Most parents find themselves in need of daytime childcare at some stage, whether they’re returning to work, want time to themselves, or decide it’s time their child learned to socialise. But who do you trust to look after them, and how can you be sure they provide a quality service? Here are the essentials to consider when choosing a care provider for your child.
1Type of childcare
First, decide on the type of childcare you think would benefit your son or daughter most. Would they thrive in a busier setting with more children, such as a private nursery, or would they do better with a home-based childminder who only looks after a small group?
2Planning is crucial
The best nurseries and childminders are likely to be full and even have waiting lists – so the sooner you investigate your options, the better.
Check potential childcare providers in your area – they might be close to home or near your workplace, depending on what works for your schedule. Most commercial centres will have a website, making it easy to check things like opening hours, costs and facilities. A list of approved childminders should be available from your local authority.
4Ask for opinions and recommendations
Word-of-mouth endorsements from people you trust – friends, colleagues, other family members – are invaluable, and will often yield information you won’t get from official sources. You could also post on social media, maybe asking members of local Facebook groups for their views. Be careful, though – you’re likely to get many conflicting opinions.
Once you’ve drawn up a list of possibilities, arrange to visit each of them. If you can drop in unannounced to do this, even better – it will give you a genuine glimpse into how things are run. For most, though, you’ll contact them either by phone or email.
6Write a checklist
Make a list of points to note, such as how you are welcomed and staff attitudes. Are the premises safe and clean, and do the other children seem happy and relaxed?
This is also your chance to ask as many questions as you like. At a nursery, you’ll want to know the ratio of staff to children, and whether there are separate rooms/sections for different ages. With a childminder, it will be how many children are cared for at any one time and what happens when he/she decides to take a holiday. Other questions might include:
- What experience and training do you/the staff have?
- What is the routine for a typical day? Does it include rest and quiet times as well as fun and stimulation?
- How is information presented or what feedback is given to parents each day? Is there one person who will be the key contact for matters relating to my child?
- Do you provide meals/snacks/nappies etc or do I? If food is provided, is it cooked fresh on site and is there a weekly meal plan available?
- How do you manage the children’s behaviour and what is your discipline policy?
- How much time is spent outdoors and how often do younger/older children mix?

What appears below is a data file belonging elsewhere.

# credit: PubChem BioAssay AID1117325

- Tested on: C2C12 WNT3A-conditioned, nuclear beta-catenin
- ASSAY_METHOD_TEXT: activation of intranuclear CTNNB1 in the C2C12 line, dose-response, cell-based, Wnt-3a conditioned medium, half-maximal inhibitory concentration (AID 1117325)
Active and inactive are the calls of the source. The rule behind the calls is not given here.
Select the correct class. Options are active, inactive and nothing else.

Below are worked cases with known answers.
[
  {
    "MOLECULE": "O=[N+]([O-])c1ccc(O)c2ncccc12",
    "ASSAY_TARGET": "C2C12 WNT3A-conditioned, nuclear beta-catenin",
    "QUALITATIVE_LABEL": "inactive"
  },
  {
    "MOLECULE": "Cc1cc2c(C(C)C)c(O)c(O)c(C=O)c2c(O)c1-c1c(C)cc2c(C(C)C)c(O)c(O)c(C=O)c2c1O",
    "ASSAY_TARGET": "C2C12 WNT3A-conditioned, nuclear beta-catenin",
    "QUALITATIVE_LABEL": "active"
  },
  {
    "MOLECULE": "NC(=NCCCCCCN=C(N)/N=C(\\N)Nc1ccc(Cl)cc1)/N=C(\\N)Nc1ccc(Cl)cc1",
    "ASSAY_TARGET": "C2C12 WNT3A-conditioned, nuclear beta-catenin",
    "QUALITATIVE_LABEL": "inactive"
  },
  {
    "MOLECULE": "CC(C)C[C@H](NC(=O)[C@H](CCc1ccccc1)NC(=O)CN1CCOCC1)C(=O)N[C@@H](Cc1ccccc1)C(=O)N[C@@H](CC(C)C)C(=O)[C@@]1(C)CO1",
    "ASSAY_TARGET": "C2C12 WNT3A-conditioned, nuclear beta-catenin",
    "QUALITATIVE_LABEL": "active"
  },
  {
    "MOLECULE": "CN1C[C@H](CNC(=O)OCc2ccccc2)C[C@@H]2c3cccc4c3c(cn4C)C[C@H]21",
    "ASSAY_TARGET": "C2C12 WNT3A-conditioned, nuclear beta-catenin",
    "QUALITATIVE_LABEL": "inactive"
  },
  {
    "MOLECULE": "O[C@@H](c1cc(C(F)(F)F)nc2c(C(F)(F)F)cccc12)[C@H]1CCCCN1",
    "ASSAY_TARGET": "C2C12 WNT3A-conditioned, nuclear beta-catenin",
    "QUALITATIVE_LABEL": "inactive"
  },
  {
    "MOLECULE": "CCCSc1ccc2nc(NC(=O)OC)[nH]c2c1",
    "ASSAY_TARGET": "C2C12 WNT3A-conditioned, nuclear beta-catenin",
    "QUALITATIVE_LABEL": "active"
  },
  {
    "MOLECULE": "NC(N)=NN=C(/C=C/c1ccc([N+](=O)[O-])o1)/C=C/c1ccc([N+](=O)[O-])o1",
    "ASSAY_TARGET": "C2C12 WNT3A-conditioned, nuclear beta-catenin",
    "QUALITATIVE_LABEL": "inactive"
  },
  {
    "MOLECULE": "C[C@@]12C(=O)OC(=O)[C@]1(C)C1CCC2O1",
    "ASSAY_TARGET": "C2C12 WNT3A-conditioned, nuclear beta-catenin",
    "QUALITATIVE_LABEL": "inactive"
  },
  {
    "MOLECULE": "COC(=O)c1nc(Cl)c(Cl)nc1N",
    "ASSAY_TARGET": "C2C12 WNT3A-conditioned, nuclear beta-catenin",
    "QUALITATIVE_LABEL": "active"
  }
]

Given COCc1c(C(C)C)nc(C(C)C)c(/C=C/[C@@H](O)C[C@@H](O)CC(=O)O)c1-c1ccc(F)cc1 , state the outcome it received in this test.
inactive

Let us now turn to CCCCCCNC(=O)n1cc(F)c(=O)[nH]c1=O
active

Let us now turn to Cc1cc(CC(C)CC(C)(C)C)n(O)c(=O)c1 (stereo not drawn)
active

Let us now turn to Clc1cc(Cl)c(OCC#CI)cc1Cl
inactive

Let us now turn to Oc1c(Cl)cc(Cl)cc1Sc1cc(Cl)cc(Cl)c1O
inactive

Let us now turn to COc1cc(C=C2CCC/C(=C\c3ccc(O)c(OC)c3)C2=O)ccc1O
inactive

- What security measures are in place? How are visitors monitored, and what is the procedure for people entering or leaving the building, such as delivery drivers?
- What happens at drop-off/pick-up times, and what if I need to arrange for someone else to collect my child?
- Do they show an interest in your child’s life – such as asking about any cultural considerations or home situation.
Ask to see a copy of any official licence or quality report, depending on what the regulations require in your country. In the UK, for example, this might be an Ofsted inspection or registration, while in Canada and the US, requirements can vary from state to state.
Request at least two referees, typically other parents with children who attend that setting. The provider should be happy to either give you their contact details or pass yours on. Most importantly, follow up on them.
10Book a trial
If you’re happy at the initial visit the next stage is usually to book a trial, which you will have to pay for. Don’t worry if your child doesn’t want you to leave – this is common when they are used to being with you, and chances are they will settle quickly once you have gone. Note how they seem when you arrive to collect them – are they happy, relaxed, enthusiastic about their day? Don’t bombard them with questions straight away. If they are old enough to discuss it, take them for somewhere for a treat – perhaps a favourite café – and let the conversation develop naturally. You’ll soon get a feel for how they found the experience.
11Rinse and repeat
Don’t worry about going through this process with several different providers. You want to find the best place for your child, so it’s important to do the groundwork. Once you’ve found the ideal place and they’ve started going there, remember they will need time to adjust to their new routine. There may be an agreed settling-in period, or you might set your own, after which you can assess whether your child is happy and in the right place.